These mandatory indicators are required in your organization’s QIP. These ‘mandatory’ issues and indicators will be clearly identified and communicated to you via a variety of mechanisms include the QIP Matrix, QIP Navigator, QIP Annual Memo and What’s New documents. Mandatory indicators only apply to the hospital sector.

 Review the priority indicators recommended for your sector and determine which are relevant for your organization. To support this process, your organization should review its current performance against provincial data and benchmarks for all priority indicators; organizations scoring poorly in comparison with provincial averages/benchmarks are strongly encouraged to select these indicators in their QIP. If your organization elects not to include a priority indicator in the QIP (for example, because performance already meets or exceeds the benchmark or is theoretical best), the reason should be documented in the comments section of the QIP Workplan.

 Additional indicators also measure important areas for quality improvement and can be included in your QIP to reflect your organization’s specific quality improvement goals and opportunities.  You may also choose to add custom indicators to reflect local initiatives or to modify the existing indicators to be more consistent with measurements used in your organization. We encourage you to review the issues and indicators for other sectors as well as your own. While each sector has their own set of issues and indicators, many of these cannot be addressed without collaboration with other organizations.

To support this, organizations should familiarize themselves with the work of peer organizations across the province or organizations in their region to identify opportunities for alignment or collaboration. To download individual QIPs or to search the QIP database, please visit the QIP Navigator website (https://qipnavigator.hqontario.ca/).

Health Quality Ontario Indicator Technical Specifications: 2018/19 QIPs 7 Health Quality Ontario also reports on other indicators that are not included as priority or additional indicators in the QIP program – for example, the indicators measured in our yearly report, Measuring Up. Definitions and technical specifications for all indicators reported on by Health Quality Ontario are included in our indicator library. Please note that indicator results that are based on small numbers (numerators < 5; denominators < 30) should be interpreted with caution because of potentially unstable rates or potential risk to patient privacy.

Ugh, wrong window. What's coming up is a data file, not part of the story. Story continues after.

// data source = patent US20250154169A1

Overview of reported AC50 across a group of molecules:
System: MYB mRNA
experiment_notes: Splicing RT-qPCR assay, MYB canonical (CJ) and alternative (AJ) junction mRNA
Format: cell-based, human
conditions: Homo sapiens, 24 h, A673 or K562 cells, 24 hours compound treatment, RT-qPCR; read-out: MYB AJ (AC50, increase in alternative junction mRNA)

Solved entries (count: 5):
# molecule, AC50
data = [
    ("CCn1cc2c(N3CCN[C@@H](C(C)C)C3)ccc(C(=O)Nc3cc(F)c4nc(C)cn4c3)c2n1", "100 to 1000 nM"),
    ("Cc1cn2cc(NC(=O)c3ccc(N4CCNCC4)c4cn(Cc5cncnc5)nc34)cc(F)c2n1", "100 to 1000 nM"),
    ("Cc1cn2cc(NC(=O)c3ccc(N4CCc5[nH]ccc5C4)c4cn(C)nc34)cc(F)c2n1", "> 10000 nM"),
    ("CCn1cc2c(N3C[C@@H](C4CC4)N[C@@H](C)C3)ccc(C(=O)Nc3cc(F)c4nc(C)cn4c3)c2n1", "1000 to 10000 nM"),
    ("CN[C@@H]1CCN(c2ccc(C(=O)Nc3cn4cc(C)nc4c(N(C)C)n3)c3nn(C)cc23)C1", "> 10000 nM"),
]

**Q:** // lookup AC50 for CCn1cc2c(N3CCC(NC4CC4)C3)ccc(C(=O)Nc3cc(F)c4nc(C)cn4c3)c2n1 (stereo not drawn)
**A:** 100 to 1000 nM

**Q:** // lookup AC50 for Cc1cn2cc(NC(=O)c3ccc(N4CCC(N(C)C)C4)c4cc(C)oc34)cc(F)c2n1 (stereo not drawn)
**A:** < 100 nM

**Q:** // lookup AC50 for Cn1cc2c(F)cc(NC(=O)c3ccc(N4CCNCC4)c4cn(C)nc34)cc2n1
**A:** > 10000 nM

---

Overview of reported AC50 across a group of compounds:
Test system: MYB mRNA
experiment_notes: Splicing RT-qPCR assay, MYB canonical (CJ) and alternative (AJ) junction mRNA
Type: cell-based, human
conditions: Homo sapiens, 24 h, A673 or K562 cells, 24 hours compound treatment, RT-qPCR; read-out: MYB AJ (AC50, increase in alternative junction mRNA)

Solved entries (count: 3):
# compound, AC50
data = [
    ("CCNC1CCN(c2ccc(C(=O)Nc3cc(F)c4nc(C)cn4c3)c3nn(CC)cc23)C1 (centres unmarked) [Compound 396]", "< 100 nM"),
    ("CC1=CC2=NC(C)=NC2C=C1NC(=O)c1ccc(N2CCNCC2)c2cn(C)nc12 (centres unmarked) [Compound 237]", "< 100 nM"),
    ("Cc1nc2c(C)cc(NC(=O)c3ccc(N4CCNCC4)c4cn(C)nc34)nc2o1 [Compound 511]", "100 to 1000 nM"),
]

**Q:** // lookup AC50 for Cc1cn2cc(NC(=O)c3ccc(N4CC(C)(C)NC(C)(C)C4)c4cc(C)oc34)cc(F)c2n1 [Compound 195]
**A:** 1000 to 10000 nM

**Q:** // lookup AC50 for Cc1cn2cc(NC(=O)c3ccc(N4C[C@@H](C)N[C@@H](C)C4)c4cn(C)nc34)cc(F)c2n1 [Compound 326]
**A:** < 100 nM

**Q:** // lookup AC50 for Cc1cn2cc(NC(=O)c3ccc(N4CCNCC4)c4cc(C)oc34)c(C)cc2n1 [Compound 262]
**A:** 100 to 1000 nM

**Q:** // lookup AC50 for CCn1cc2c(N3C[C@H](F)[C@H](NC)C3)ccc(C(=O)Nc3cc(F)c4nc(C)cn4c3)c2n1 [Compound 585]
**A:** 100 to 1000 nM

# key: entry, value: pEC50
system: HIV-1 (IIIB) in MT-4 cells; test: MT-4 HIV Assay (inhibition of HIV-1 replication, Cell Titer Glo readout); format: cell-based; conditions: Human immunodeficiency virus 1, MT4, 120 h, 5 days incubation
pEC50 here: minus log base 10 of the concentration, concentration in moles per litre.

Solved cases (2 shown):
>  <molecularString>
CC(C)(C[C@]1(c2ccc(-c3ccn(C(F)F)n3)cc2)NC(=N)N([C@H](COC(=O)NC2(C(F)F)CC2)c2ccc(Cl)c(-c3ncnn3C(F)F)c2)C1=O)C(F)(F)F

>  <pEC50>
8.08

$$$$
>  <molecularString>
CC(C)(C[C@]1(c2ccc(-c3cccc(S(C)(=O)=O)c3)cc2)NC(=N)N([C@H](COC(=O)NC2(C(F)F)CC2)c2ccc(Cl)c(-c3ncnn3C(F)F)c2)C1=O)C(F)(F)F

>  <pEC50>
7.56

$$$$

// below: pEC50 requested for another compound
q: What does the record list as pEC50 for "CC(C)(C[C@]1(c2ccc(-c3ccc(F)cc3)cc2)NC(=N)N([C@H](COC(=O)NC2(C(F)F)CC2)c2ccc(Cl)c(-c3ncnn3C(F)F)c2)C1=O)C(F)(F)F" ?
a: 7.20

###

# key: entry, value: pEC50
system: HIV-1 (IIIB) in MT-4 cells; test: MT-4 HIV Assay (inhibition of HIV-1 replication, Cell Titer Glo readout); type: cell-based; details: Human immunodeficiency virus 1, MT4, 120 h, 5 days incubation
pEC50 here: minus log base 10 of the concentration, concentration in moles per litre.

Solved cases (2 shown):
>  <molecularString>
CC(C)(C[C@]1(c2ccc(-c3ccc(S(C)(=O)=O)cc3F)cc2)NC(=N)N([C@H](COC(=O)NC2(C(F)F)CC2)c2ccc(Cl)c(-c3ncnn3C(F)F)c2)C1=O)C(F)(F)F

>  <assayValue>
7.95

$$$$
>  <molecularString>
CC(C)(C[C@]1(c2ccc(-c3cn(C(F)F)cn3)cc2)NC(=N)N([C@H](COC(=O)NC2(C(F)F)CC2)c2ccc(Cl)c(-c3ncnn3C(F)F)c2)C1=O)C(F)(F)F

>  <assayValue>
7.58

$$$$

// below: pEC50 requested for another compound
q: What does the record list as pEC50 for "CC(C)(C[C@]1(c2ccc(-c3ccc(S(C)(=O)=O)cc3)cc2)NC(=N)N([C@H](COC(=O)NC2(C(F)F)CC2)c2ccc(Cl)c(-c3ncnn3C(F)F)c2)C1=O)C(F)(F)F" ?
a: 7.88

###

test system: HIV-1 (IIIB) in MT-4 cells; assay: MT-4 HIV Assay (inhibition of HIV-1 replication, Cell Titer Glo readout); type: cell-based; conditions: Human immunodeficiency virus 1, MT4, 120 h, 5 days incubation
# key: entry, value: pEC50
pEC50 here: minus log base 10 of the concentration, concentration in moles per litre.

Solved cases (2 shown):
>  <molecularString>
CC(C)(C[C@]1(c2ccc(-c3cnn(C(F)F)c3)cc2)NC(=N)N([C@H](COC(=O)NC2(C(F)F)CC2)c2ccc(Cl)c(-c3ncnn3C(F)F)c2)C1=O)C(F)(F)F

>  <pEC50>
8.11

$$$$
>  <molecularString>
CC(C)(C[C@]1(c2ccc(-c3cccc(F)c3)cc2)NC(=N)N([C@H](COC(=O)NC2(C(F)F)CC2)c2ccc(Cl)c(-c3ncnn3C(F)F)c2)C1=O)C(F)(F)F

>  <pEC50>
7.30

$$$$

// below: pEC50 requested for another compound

Because of these risks, results could be suppressed when the data are provided by external organizations (e.g., Ministry of Health and Long-Term Care, QIP Navigator). For more information on data suppression, please contact Health Quality Ontario at QIP@hqontario.ca. *Health Quality Ontario thanks the following groups for contributing to the identification and definition of the issues and indicators for the 2018/19 QIPs: Health Quality Ontario’s Patient, Family and Public Advisory Council; the Quality Improvement Plan Advisory Committee; the Association of Family Health Teams of Ontario; the Association of Ontario Health Centres; the Ontario Long-Term Care Association; the Ontario Association of Non-Profit Homes & Services for Seniors; the Ontario Association of Community Care Access Centres; the Registered Nurses’ Association of Ontario; the Ontario Palliative Care Network; Cancer Care Ontario; the Institute for Clinical Evaluative Sciences; the Canadian Institute for Health Information; the Ministry of Health and Long-Term Care; and Ontario’s Local Health Integration Networks.

Indicator Technical Specifications: 2018/19 QIPs Health Quality Ontario 8 Figure 1. Quality issues and indicators for the 2018/19 QIPs

Health Quality Ontario Indicator Technical Specifications: 2018/19 QIPs 9 I. Hospital Indicators New indicators are identified via a “NEW” icon. Hospital Priority Indicators Indicator Name NEW Number of workplace violence incidents (overall) Mandatory, priority or additional indicator? Mandatory Dimension Safety Direction of Improvement If your organization is focused on building your reporting culture, your QIP target for this indicator may be to increase the number of reported incidents.